"Our recent consumer insights indicate that habits are being created today. It will last beyond the current situation, more than half of new tappers are saying they will continue to use contactless once this pandemic is over". In South Africa, 71 percent of Mastercard users stated that they prefer shopping at merchants that accept contactless, and 78 percent also say they will continue to use contactless post-pandemic.”Digitizing cash and building digital-only financial services is one of the largest opportunities in the continent, and Raba payments infrastructure companies like Flutterwave, Yoco, Stitch, and another soon-to-be-announced investment will be key players driving these trends.
Africa and Visa?
During Visa’s 2020 investor day, the company’s regional leaders outlined Visa’s vision for the future. Plans for Africa featured prominently, a notable change from years past where most countries across the continent barely registered. Visa is pursuing a strategy of partnership and investment, laying the groundwork across Africa’s fintech ecosystems. In our conversation with executives at the company, Africa represents growth and opportunity -- with the youngest population in the world (average 18.5 years old), the fastest population growth in the world (2.4x vs. global average), ~3% card penetration (ex-South Africa), and the highest percentage of cash usage globally, it is too big and fast-growing and strategic to ignore.
Below is an infographic of partnerships/investments that Visa has made in African fintech:
Visa also recently announced a partnership with M-Pesa (a Kenyan mobile money platform that really pioneered the concept). Mobile money networks like M-Pesa are what I call payment 1.0 networks, which are closed-loop platforms (meaning they control the entire payment channel end-to-end) and started off as a simple, easy to use digital interface built on top of a large network of physical agents (agents help collect cash and load mobile money wallets and provide the same service when you want to access cash). To put some numbers around their business scale, M-Pesa generated over $840M in revenue last year, and is ramping up offerings of additional services, like savings and lending, which grew 100% YoY. M-Pesa is unique, however, as they were able to dominate Kenyan payments with an early competitive advantage by being bundled with the country's largest telecom company, Safaricom, that has over 60% market share. It would be hard to replicate that advantage today unless you had significant funding. M-Pesa and Safaricom built an integrated telecom and payment company similar to what Reliance Gio is building in India (albeit through a different approach).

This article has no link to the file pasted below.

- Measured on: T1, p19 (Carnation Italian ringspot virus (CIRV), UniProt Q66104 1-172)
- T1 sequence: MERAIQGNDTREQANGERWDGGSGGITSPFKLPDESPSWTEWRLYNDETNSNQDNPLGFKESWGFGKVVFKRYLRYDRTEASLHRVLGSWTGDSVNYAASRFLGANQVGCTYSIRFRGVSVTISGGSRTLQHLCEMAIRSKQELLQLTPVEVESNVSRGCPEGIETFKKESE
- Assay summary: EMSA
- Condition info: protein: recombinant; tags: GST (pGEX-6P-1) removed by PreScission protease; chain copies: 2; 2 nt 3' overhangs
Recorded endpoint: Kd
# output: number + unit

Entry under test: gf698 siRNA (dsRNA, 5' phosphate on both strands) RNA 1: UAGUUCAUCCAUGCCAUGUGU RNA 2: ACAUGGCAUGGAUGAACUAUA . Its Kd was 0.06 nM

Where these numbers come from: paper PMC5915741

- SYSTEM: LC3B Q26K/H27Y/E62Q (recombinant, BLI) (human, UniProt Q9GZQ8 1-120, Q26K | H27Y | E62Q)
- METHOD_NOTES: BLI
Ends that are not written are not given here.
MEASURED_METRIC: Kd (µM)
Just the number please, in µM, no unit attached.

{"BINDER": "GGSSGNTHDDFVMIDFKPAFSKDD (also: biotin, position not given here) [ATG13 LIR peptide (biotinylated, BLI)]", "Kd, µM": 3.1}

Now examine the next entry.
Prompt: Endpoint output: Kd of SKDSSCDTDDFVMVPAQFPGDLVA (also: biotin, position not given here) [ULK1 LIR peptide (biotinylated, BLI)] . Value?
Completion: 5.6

Another example is MoMo, a digital wallet and payments network that operates across several African countries (it’s managed by MTN, a telecom company). MoMo generated close to $500M in revenue last year, with its largest contributor market being Ghana, where MTN has 55% market share. These platforms have been able to build scale despite representing only a small percentage of consumer transactions, and they have pioneered the path for fintech entrepreneurs to build on the potential that exists in African markets.